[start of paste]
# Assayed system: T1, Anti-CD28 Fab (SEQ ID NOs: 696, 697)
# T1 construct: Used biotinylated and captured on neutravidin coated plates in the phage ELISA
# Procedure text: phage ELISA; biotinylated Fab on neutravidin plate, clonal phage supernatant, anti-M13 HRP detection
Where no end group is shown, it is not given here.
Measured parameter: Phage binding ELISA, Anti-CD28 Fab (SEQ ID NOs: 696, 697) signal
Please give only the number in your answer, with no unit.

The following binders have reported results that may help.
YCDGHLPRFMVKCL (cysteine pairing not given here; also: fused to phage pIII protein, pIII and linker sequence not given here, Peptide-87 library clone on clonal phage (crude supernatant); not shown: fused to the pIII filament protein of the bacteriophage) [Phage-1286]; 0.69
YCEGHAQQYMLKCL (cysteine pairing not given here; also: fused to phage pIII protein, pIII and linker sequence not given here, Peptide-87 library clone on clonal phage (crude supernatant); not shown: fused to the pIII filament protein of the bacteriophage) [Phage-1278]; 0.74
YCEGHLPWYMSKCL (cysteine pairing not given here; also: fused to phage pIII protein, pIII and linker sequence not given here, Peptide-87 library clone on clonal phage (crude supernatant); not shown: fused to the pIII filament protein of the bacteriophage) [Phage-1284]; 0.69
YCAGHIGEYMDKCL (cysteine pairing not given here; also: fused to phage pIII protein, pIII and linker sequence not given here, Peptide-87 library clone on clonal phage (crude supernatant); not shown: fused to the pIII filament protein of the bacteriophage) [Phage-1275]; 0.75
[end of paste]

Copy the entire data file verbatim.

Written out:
# Assayed system: T1, Anti-CD28 Fab (SEQ ID NOs: 696, 697)
# T1 construct: Used biotinylated and captured on neutravidin coated plates in the phage ELISA
# Procedure text: phage ELISA; biotinylated Fab on neutravidin plate, clonal phage supernatant, anti-M13 HRP detection
Where no end group is shown, it is not given here.
Measured parameter: Phage binding ELISA, Anti-CD28 Fab (SEQ ID NOs: 696, 697) signal
Please give only the number in your answer, with no unit.

The following binders have reported results that may help.
YCDGHLPRFMVKCL (cysteine pairing not given here; also: fused to phage pIII protein, pIII and linker sequence not given here, Peptide-87 library clone on clonal phage (crude supernatant); not shown: fused to the pIII filament protein of the bacteriophage) [Phage-1286]; 0.69
YCEGHAQQYMLKCL (cysteine pairing not given here; also: fused to phage pIII protein, pIII and linker sequence not given here, Peptide-87 library clone on clonal phage (crude supernatant); not shown: fused to the pIII filament protein of the bacteriophage) [Phage-1278]; 0.74
YCEGHLPWYMSKCL (cysteine pairing not given here; also: fused to phage pIII protein, pIII and linker sequence not given here, Peptide-87 library clone on clonal phage (crude supernatant); not shown: fused to the pIII filament protein of the bacteriophage) [Phage-1284]; 0.69
YCAGHIGEYMDKCL (cysteine pairing not given here; also: fused to phage pIII protein, pIII and linker sequence not given here, Peptide-87 library clone on clonal phage (crude supernatant); not shown: fused to the pIII filament protein of the bacteriophage) [Phage-1275]; 0.75